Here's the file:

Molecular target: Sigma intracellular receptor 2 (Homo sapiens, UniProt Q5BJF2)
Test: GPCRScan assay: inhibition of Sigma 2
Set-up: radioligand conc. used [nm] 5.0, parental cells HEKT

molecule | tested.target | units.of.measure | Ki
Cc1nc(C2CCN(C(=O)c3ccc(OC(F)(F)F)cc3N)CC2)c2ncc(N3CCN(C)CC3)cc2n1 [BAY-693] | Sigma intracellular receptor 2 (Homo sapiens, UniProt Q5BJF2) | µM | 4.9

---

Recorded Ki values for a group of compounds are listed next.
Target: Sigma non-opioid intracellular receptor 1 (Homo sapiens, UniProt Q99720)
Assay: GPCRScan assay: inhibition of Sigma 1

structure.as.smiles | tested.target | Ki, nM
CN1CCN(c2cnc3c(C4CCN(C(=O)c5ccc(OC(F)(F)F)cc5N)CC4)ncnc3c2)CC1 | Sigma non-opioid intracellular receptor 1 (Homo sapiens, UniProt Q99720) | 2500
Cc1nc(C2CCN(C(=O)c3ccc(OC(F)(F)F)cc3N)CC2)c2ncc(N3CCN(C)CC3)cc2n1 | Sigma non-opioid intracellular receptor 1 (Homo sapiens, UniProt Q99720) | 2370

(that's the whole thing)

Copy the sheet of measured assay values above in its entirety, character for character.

Molecular target: Sigma intracellular receptor 2 (Homo sapiens, UniProt Q5BJF2)
Test: GPCRScan assay: inhibition of Sigma 2
Set-up: radioligand conc. used [nm] 5.0, parental cells HEKT

molecule | tested.target | units.of.measure | Ki
Cc1nc(C2CCN(C(=O)c3ccc(OC(F)(F)F)cc3N)CC2)c2ncc(N3CCN(C)CC3)cc2n1 [BAY-693] | Sigma intracellular receptor 2 (Homo sapiens, UniProt Q5BJF2) | µM | 4.9

---

Recorded Ki values for a group of compounds are listed next.
Target: Sigma non-opioid intracellular receptor 1 (Homo sapiens, UniProt Q99720)
Assay: GPCRScan assay: inhibition of Sigma 1

structure.as.smiles | tested.target | Ki, nM
CN1CCN(c2cnc3c(C4CCN(C(=O)c5ccc(OC(F)(F)F)cc5N)CC4)ncnc3c2)CC1 | Sigma non-opioid intracellular receptor 1 (Homo sapiens, UniProt Q99720) | 2500
Cc1nc(C2CCN(C(=O)c3ccc(OC(F)(F)F)cc3N)CC2)c2ncc(N3CCN(C)CC3)cc2n1 | Sigma non-opioid intracellular receptor 1 (Homo sapiens, UniProt Q99720) | 2370